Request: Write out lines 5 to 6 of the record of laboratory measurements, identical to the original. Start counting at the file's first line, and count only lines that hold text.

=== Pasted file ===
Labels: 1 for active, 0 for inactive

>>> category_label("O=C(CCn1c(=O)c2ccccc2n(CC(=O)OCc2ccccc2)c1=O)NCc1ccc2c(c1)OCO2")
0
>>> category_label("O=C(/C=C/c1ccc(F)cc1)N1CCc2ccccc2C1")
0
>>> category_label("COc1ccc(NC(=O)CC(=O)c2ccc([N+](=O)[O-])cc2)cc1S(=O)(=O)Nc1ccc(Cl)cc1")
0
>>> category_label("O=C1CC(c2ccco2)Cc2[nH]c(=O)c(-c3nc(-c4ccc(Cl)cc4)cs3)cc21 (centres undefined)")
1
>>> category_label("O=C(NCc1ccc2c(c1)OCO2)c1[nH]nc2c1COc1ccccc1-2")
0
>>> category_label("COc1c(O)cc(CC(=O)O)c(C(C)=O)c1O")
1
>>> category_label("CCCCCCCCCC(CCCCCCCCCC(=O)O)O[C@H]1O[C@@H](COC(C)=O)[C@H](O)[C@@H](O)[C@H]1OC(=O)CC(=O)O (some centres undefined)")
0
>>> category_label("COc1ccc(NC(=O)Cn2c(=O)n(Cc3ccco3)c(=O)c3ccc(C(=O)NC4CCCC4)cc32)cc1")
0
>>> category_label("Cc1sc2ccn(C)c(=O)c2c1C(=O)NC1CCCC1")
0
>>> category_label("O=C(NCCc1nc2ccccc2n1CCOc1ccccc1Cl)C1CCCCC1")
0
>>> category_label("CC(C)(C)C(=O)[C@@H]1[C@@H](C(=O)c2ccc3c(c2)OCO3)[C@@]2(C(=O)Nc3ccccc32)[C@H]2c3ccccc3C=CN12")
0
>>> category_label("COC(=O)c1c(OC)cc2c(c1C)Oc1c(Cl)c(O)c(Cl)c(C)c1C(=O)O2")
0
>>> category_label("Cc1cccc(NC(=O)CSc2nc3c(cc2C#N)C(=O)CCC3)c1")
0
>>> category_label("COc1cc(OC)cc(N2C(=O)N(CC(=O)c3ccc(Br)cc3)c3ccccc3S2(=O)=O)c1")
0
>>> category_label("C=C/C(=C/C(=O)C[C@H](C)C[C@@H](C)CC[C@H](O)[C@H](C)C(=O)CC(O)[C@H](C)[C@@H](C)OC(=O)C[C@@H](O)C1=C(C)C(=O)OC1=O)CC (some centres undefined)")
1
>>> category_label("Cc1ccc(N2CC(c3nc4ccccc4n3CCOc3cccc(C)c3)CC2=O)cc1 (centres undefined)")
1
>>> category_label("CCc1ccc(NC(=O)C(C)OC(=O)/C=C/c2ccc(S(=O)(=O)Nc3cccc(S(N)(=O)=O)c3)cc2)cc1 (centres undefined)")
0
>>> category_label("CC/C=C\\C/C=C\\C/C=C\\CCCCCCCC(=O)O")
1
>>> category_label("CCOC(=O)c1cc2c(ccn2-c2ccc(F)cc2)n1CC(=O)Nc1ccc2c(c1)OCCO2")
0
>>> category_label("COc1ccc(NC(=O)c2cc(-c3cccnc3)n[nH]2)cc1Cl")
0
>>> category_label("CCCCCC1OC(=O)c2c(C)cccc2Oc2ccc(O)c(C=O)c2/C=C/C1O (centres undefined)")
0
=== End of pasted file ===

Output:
0
>>> category_label("COc1ccc(NC(=O)CC(=O)c2ccc([N+](=O)[O-])cc2)cc1S(=O)(=O)Nc1ccc(Cl)cc1")